You are here: HomeNewsHealth2019 04 18Article 739442

Health News of Thursday, 18 April 2019


Birim Central Health Directorate appeals for more resources to fight yaws

The Birim Central Municipal Health Director, Mr James Atampiiga Avoka has appealed to government to allocate more resources to fight yaws in the municipality.

Despite the significant reduction in infection rate, the Health Director said the rate was not encouraging because the disease is still high in some parts of the municipality.

Mr Avoka made these known when he led a team of health professionals to treat some infected persons at the Badukrom SDA School in the Asene, Manso, Akroso District of the Eastern region.

He explained that the majority of those infected have either failed to report to the hospitals for treatment or are ignorant of its existence.

Explaining the history of the disease, Mr Avoka said, yaws is a common chronic infectious disease that occurs mainly in the warm humid regions of the tropics.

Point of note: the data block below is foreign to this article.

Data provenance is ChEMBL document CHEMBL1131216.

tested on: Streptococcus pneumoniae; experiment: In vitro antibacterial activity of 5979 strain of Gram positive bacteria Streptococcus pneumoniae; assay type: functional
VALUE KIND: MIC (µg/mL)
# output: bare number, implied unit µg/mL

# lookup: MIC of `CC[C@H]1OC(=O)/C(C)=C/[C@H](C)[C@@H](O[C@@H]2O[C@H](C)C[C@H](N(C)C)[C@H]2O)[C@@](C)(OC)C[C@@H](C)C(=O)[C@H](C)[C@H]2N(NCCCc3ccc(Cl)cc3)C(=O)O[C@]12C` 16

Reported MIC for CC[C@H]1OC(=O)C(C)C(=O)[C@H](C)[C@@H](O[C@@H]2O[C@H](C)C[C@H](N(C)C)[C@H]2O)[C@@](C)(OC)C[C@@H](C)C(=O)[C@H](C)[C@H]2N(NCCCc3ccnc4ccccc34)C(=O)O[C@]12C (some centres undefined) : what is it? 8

He said its main features are bumps on the skin, the face, hands, feet and genital area.

Mr Avoka indicated that, almost all cases of yaws are in children under 15 years of age.

Mr Avoka disclosed that 12 people tested positive to the disease between February and March this year in Badukrom hence the decision of the Asene, Manso, Akroso District Assembly to support them with the treatment of the infected children.

A Disease Control Officer of the Directorate, Mr Thomas Kissi attributed the worsening situation of the disease to the hygiene and sanitation in most communities.

According to him, Yaws thrives very well in insanitary conditions and people should, therefore, take the issue of sanitation seriously.

He further added that the rate of spread can be minimized only if government commits itself to strengthening the capacity of health professionals as well as undertaking a nationwide campaign to sensitize people about the dangers associated with the disease.

Ghana has not been able to undertake any nationwide exercise on the disease since the end of WHO assisted Yaws elimination campaign in the late 1960 hence the upsurge of the disease.

The prevalence rate estimated at around 87 cases in 100,000 puts the Eastern Region ahead of Central, Western, Volta and Ashanti Regions.

Join our Newsletter